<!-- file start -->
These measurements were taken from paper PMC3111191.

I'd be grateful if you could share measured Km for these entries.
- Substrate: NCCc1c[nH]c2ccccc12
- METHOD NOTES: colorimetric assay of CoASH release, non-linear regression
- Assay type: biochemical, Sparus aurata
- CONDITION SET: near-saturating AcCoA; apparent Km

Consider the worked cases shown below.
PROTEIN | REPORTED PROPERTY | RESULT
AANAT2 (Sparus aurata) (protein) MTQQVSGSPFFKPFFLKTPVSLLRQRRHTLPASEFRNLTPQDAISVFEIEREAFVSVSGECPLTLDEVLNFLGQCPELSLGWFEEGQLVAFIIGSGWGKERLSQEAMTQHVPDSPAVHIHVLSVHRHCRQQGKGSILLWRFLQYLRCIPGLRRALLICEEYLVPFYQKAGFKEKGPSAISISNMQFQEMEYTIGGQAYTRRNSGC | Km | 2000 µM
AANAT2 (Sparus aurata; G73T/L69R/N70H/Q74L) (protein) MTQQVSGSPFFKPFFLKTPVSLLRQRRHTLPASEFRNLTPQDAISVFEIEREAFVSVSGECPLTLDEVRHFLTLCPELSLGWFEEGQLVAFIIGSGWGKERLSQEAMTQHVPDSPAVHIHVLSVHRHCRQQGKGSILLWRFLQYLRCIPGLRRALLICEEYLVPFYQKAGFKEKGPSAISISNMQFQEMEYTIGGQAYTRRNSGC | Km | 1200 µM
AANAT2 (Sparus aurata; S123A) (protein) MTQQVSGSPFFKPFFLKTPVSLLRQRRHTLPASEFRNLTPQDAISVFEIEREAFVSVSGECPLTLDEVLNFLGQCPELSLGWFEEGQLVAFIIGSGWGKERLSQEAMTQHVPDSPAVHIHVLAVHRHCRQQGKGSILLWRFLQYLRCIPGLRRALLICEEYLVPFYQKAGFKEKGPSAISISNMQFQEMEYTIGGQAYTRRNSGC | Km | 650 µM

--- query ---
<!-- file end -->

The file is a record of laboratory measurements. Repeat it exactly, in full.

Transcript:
These measurements were taken from paper PMC3111191.

I'd be grateful if you could share measured Km for these entries.
- Substrate: NCCc1c[nH]c2ccccc12
- METHOD NOTES: colorimetric assay of CoASH release, non-linear regression
- Assay type: biochemical, Sparus aurata
- CONDITION SET: near-saturating AcCoA; apparent Km

Consider the worked cases shown below.
PROTEIN | REPORTED PROPERTY | RESULT
AANAT2 (Sparus aurata) (protein) MTQQVSGSPFFKPFFLKTPVSLLRQRRHTLPASEFRNLTPQDAISVFEIEREAFVSVSGECPLTLDEVLNFLGQCPELSLGWFEEGQLVAFIIGSGWGKERLSQEAMTQHVPDSPAVHIHVLSVHRHCRQQGKGSILLWRFLQYLRCIPGLRRALLICEEYLVPFYQKAGFKEKGPSAISISNMQFQEMEYTIGGQAYTRRNSGC | Km | 2000 µM
AANAT2 (Sparus aurata; G73T/L69R/N70H/Q74L) (protein) MTQQVSGSPFFKPFFLKTPVSLLRQRRHTLPASEFRNLTPQDAISVFEIEREAFVSVSGECPLTLDEVRHFLTLCPELSLGWFEEGQLVAFIIGSGWGKERLSQEAMTQHVPDSPAVHIHVLSVHRHCRQQGKGSILLWRFLQYLRCIPGLRRALLICEEYLVPFYQKAGFKEKGPSAISISNMQFQEMEYTIGGQAYTRRNSGC | Km | 1200 µM
AANAT2 (Sparus aurata; S123A) (protein) MTQQVSGSPFFKPFFLKTPVSLLRQRRHTLPASEFRNLTPQDAISVFEIEREAFVSVSGECPLTLDEVLNFLGQCPELSLGWFEEGQLVAFIIGSGWGKERLSQEAMTQHVPDSPAVHIHVLAVHRHCRQQGKGSILLWRFLQYLRCIPGLRRALLICEEYLVPFYQKAGFKEKGPSAISISNMQFQEMEYTIGGQAYTRRNSGC | Km | 650 µM

--- query ---